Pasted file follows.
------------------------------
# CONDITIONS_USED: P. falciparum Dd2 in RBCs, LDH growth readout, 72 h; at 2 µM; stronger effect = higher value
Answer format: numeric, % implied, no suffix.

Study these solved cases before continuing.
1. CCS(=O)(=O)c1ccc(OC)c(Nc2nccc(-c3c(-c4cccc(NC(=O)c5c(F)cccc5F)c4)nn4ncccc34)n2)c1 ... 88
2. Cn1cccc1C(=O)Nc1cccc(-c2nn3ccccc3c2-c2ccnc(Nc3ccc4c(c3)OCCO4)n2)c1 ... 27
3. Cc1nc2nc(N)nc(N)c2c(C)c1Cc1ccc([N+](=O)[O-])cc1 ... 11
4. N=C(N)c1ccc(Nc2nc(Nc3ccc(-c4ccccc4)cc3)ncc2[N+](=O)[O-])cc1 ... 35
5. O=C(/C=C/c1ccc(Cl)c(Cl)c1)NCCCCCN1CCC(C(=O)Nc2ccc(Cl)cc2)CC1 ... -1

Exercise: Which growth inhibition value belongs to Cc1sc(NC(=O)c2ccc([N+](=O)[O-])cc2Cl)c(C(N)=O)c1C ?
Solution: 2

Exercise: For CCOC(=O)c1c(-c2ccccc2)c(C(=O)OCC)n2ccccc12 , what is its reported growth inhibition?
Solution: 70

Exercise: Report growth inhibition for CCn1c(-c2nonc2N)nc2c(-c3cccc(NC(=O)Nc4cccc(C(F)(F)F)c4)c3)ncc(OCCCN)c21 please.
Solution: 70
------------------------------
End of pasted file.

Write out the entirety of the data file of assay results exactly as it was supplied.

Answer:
# CONDITIONS_USED: P. falciparum Dd2 in RBCs, LDH growth readout, 72 h; at 2 µM; stronger effect = higher value
Answer format: numeric, % implied, no suffix.

Study these solved cases before continuing.
1. CCS(=O)(=O)c1ccc(OC)c(Nc2nccc(-c3c(-c4cccc(NC(=O)c5c(F)cccc5F)c4)nn4ncccc34)n2)c1 ... 88
2. Cn1cccc1C(=O)Nc1cccc(-c2nn3ccccc3c2-c2ccnc(Nc3ccc4c(c3)OCCO4)n2)c1 ... 27
3. Cc1nc2nc(N)nc(N)c2c(C)c1Cc1ccc([N+](=O)[O-])cc1 ... 11
4. N=C(N)c1ccc(Nc2nc(Nc3ccc(-c4ccccc4)cc3)ncc2[N+](=O)[O-])cc1 ... 35
5. O=C(/C=C/c1ccc(Cl)c(Cl)c1)NCCCCCN1CCC(C(=O)Nc2ccc(Cl)cc2)CC1 ... -1

Exercise: Which growth inhibition value belongs to Cc1sc(NC(=O)c2ccc([N+](=O)[O-])cc2Cl)c(C(N)=O)c1C ?
Solution: 2

Exercise: For CCOC(=O)c1c(-c2ccccc2)c(C(=O)OCC)n2ccccc12 , what is its reported growth inhibition?
Solution: 70

Exercise: Report growth inhibition for CCn1c(-c2nonc2N)nc2c(-c3cccc(NC(=O)Nc4cccc(C(F)(F)F)c4)c3)ncc(OCCCN)c21 please.
Solution: 70